6. Heal Acne
Castor oil’s natural bacteria-fighting properties make it an excellent treatment for acne. It works similar to coconut oil in many ways by providing much-needed moisture to the skin while fighting any residual bacteria. One of the best ways to clear the skin of acne is to use the Oil Cleansing Method.
This is a method that seems counterintuitive at first glance—using oil to cleanse the skin to relieve acne—but many reports show it works. Simply mix 1 teaspoon of organic castor oil with 1 teaspoon of coconut oil, and rub the mixture in circles into your skin with your fingers.
This is truly a deep-cleansing method, and you’ll soon begin to feel little hard bits of dead skin sloughing off and your pores releasing trapped dirt. Continue to massage the oil mixture in for a few minutes, concentrating on trouble spots, and then remove the oil with a clean, soft washcloth soaked in warm—not hot—water.
7. Soothe Sunburns
Castor oil is rich in anti-inflammatory properties that make it ideal for treating sunburns. Mix 2 teaspoons with 1 tablespoon of coconut oil and rub gently into a sunburn. This combination will help to reduce pain and redness. Apply as often as desired.
8. Hair Growth
Castor oil for hair growth is one of the more popular modern-day uses of this rich vegetable oil. Hormonal imbalances, chronic stress, and the environment can cause significant hair loss. In addition to taking amino acids for hair loss, rubbing castor oil into your scalp may make your hair grow faster, thicker, stronger, and shinier.
Just a dab of castor oil for hair will do. Warm a couple of drops in your hands, and then massage the oil into your scalp using your fingertips. Continue the massage for three to five minutes to help improve blood circulation. Wrap your head in a towel or an old t-shirt, and leave it on a few hours, or preferably overnight. Wash, condition, and style as desired the next day. For an extra boost of hair-growing power, add a couple of drops of rosemary essential oil to the castor oil before using.
Using castor oil for eyelashes and eyebrows is also very popular. It is essential to use a pure, cold-pressed organic castor oil when applying so close to the eyes. Remove all makeup, and take just a drop and run it across your eyebrows and your eyelashes. Do this every night before bed and you should start to notice hair growth within a month or so.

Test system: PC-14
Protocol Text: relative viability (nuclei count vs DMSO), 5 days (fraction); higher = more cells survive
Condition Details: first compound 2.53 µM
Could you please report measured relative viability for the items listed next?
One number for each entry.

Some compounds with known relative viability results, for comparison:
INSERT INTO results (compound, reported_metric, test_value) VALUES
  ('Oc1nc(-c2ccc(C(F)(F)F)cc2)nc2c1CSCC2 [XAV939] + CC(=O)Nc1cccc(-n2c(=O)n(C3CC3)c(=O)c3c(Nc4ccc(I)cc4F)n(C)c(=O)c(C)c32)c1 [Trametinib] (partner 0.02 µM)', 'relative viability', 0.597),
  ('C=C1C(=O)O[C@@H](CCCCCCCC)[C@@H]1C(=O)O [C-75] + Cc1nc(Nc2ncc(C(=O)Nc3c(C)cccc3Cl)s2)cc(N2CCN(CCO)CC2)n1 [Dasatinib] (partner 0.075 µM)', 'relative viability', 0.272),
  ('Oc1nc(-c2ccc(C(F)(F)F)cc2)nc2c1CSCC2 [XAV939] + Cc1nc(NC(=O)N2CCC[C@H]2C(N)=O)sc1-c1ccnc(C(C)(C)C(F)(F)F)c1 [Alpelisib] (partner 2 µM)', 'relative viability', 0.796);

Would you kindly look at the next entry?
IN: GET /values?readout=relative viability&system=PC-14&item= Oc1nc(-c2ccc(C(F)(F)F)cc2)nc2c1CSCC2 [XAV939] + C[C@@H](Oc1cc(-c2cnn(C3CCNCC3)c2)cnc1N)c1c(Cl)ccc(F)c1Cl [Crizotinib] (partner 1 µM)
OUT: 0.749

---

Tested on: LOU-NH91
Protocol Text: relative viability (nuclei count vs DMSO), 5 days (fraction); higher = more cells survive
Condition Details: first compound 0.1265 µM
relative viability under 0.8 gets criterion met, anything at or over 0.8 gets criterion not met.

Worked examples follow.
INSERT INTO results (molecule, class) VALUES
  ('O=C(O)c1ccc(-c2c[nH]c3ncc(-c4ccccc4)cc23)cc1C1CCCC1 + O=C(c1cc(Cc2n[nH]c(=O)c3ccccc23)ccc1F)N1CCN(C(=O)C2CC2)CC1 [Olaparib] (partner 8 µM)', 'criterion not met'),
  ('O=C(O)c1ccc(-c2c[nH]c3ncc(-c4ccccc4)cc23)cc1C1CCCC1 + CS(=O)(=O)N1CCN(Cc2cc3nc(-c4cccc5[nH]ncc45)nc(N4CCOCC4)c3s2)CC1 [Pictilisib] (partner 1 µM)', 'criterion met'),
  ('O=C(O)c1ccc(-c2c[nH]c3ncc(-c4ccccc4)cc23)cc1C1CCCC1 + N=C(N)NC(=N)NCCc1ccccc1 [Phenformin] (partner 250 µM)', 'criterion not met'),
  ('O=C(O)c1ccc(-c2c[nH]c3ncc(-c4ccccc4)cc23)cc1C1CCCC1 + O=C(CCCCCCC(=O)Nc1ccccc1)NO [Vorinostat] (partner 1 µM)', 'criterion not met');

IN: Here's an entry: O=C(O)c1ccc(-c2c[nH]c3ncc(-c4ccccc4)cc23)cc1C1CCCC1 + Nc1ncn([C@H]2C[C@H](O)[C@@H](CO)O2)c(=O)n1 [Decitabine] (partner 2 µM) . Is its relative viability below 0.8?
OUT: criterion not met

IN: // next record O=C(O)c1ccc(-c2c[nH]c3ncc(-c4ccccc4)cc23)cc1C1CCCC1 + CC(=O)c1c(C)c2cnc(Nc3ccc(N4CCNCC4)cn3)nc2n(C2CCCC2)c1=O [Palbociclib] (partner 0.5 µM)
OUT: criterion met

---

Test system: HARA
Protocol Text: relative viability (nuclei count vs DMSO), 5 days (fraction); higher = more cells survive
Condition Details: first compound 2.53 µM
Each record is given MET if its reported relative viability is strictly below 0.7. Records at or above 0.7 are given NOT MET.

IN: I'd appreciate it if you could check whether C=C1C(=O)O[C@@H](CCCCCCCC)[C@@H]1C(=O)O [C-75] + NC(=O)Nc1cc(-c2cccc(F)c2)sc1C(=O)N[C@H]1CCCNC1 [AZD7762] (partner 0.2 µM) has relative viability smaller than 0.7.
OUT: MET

What Is a Castor Oil Pack?
A couple of the castor oil uses above call for using a “castor oil pack.” A castor oil pack is simply a way to apply castor oil topically and seal it to the skin. This type of topical application of castor oil is said to improve lymphatic circulation, support liver detoxification, and reduce inflammation.
Castor oil packs should be used to treat symptoms over a short period—they are not recommended for long-term use. If you have troublesome or prolonged symptoms, speak to your naturopath or physician to determine if a more serious underlying health condition is at play.
Castor oil pack kits are available, but they really aren’t necessary. Here is how to create a castor oil pack.
- Soak a strip of dye-free wool or cotton flannel in a couple of tablespoons of organic castor oil.
- Have a large piece of natural fabric that is long enough to wrap all the way around the area of the body you will be placing the castor oil pack.
- Lay out an old sheet or towel where you will be reclining for 30 minutes to an hour.
- Get your heating pad or prepare a hot water bottle.
- Wring out any excess castor oil from the soaking cloth, and fold to the size desired.
- Recline on the old sheet or towel and place the castor oil pack in the location desired.
- Secure it with the large piece of fabric by wrapping it fairly tightly around the area.
- Place a heating pad or hot water bottle on top, and relax for 30 minutes to an hour, or longer as desired.
What Is the Best Kind of Castor Oil to Use?
Organic cold-pressed castor oil is recommended for castor oil packs, skin, hair, and oral application. Jamaican black castor oil is becoming more popular in some natural health circles. This castor oil is processed differently. The seeds are roasted before being pulverized and the oil extracted.
The result is a much darker oil with a very pungent smell and taste. It is said that the processing alters the pH level to more alkaline due to the residual black ash from the roasting of the seeds. There are currently no studies on Jamaican black castor oil in the U.S. National Institute of Health’s National Library of Medicine.
Castor Oil Precautions
Castor oil is considered likely safe when taken by mouth in a single dose. However, it can cause digestive discomfort, cramping, nausea, and fainting in some individuals. It is considered possibly unsafe when taken orally long term or in large doses. This is because consumption of castor oil for an extended period can cause significant dehydration symptoms and potassium loss.
For children, castor oil is possibly safe in small doses given for less than a week. Avoid castor oil if you are pregnant, as it can induce labor too soon, or if you are breastfeeding. Castor oil is a strong laxative—do not take it with prescription or over-the-counter diuretic drugs as doing so can cause a dangerous decrease in potassium.
Ricin is found in the hull of the castor seed, and it’s used in weapons-grade ricin that has been tested as a chemical warfare agent. Organic castor oil does not contain ricin, as the heating process denatures and deactivates this highly potent toxin.